I’ve used those Facebook pages I’ve built with FPTraffic to build really big Facebook groups. I’m seeing some real good results from groups, something else I’m going to discuss more on this channel as I start to launch more educational content focused on affiliate marketing as well as product reviews. Even the lessons I’ve learned from building up big pages with FPTraffic, I’ve applied to my client work on my consulting side and seen some very good results from it. Basically if you’re still considering FPTraffic in 2019, I think it’s worth it. $10 a month is a small price to pay for the fact that you can schedule with so many pages and so much content.
I use other tools like Buffer with my clients. They’re better if you want to collaborate and share across multiple platforms and all kinds of things, but for the purpose of simply building up some basic Facebook pages, FPTraffic is really good. You can then fall back on other direct integrations, like Facebook to Twitter. Post your Facebook page posts to Twitter, build up a Twitter following there. When you buy FPTraffic, there’s some guides around this stuff that are thrown in. I think it’s a great product still. It’s showing its age a little bit, but for the price you pay and the time and effort you save, it’s worth it.
Check out the link in the description below. That’ll take you to my full FPTraffic review, where I show you all the features of the product and talk about it in more detail. If you’re just looking for a high-level review, I can safely say that FPTraffic is worth the money. You don’t have to pay too much. It works well. It’s easy to use. You can do a lot of great things for your websites or Facebook pages, I should say. Yeah. If you want to check out more product reviews and learn more about how you can make money online from affiliate marketing or selling your own services, go to my website, reviewsboss.com. You can also check out my consulting website, samfrost.co.nz.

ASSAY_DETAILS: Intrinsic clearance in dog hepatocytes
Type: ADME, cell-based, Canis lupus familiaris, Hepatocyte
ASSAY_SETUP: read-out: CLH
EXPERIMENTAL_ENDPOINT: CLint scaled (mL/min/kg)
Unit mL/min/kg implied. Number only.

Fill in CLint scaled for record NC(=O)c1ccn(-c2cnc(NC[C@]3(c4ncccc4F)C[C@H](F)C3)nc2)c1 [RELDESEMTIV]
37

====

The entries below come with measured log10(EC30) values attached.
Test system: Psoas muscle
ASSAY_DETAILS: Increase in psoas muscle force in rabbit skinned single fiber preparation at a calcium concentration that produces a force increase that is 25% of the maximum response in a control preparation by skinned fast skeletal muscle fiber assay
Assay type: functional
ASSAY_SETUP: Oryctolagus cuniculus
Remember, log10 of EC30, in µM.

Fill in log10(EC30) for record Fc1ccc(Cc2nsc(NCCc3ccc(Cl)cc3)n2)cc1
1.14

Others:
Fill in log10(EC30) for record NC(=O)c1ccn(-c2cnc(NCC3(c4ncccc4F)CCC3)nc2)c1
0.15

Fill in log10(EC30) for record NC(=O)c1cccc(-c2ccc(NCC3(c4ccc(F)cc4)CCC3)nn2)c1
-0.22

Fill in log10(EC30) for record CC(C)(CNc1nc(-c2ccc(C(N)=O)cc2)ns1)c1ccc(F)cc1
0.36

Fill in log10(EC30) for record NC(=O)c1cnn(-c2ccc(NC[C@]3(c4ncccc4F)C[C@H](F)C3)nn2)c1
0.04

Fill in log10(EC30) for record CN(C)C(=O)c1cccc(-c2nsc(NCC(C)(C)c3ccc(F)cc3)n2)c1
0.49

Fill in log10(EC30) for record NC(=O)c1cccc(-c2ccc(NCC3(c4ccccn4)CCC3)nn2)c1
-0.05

I know this is mean to be a reviews website, but someone in the private Pagez Facebook group recently asked me to elaborate on what I mean by the term “leeching” when it comes to dominating a particular niche with Facebook Pages and Groups.
I’m going to try and explain this quickly and effectively.
For arguments’ sake, lets imagine that your Facebook page is a page all about Family Guy. There are millions of fans of this show worldwide, and there is plenty of merch and news about the show to justify building up an audience and monetizing. Your page shares quotes, memes, news, pictures & more all about the show.
What many people will do is focus on building up that one Family Guy fan page. Trying hard (and probably spending many $ on boosted posts, page like campaigns etc) to get it to grow.
Let’s imagine that 6 months after you started your Family Guy page, you’ve got a respectable audience of 50k likes, with good engagement. Obviously, you want to keep growing that page and making it bigger and better – so keep posting engaging content, doing boosts on top posts, and running page like ads.
But another way to grow is to try and dominate that niche through the creation of “sub pages” and groups, and then leech off the success of your main page to grow those other ones.
Think about the Family Guy example. You’ve got your main page, which covers the show in general, but what about setting up individual sub-pages for characters like:
Peter Griffin quotes
Meg Griffin memes
Stewie Griffin laughs